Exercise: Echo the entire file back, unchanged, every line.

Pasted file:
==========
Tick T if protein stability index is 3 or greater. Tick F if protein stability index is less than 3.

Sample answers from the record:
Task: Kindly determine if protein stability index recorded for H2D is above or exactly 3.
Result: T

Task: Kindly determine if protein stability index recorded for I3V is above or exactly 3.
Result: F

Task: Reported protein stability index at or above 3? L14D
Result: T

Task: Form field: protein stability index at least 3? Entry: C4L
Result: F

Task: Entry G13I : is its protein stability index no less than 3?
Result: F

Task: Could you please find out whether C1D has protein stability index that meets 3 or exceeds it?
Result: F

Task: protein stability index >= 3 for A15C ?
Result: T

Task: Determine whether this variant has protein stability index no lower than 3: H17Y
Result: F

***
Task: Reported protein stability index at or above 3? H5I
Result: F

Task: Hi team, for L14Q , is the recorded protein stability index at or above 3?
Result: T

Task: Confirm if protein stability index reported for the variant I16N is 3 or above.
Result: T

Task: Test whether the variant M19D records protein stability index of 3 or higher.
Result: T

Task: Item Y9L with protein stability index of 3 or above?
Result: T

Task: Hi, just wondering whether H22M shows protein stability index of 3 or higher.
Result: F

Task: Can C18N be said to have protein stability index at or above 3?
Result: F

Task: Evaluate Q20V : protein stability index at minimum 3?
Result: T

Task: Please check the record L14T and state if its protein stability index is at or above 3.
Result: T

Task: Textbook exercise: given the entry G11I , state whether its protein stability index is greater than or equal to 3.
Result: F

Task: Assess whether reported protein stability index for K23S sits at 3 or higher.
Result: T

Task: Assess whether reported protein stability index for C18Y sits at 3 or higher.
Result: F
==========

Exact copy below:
Tick T if protein stability index is 3 or greater. Tick F if protein stability index is less than 3.

Sample answers from the record:
Task: Kindly determine if protein stability index recorded for H2D is above or exactly 3.
Result: T

Task: Kindly determine if protein stability index recorded for I3V is above or exactly 3.
Result: F

Task: Reported protein stability index at or above 3? L14D
Result: T

Task: Form field: protein stability index at least 3? Entry: C4L
Result: F

Task: Entry G13I : is its protein stability index no less than 3?
Result: F

Task: Could you please find out whether C1D has protein stability index that meets 3 or exceeds it?
Result: F

Task: protein stability index >= 3 for A15C ?
Result: T

Task: Determine whether this variant has protein stability index no lower than 3: H17Y
Result: F

***
Task: Reported protein stability index at or above 3? H5I
Result: F

Task: Hi team, for L14Q , is the recorded protein stability index at or above 3?
Result: T

Task: Confirm if protein stability index reported for the variant I16N is 3 or above.
Result: T

Task: Test whether the variant M19D records protein stability index of 3 or higher.
Result: T

Task: Item Y9L with protein stability index of 3 or above?
Result: T

Task: Hi, just wondering whether H22M shows protein stability index of 3 or higher.
Result: F

Task: Can C18N be said to have protein stability index at or above 3?
Result: F

Task: Evaluate Q20V : protein stability index at minimum 3?
Result: T

Task: Please check the record L14T and state if its protein stability index is at or above 3.
Result: T

Task: Textbook exercise: given the entry G11I , state whether its protein stability index is greater than or equal to 3.
Result: F

Task: Assess whether reported protein stability index for K23S sits at 3 or higher.
Result: T

Task: Assess whether reported protein stability index for C18Y sits at 3 or higher.
Result: F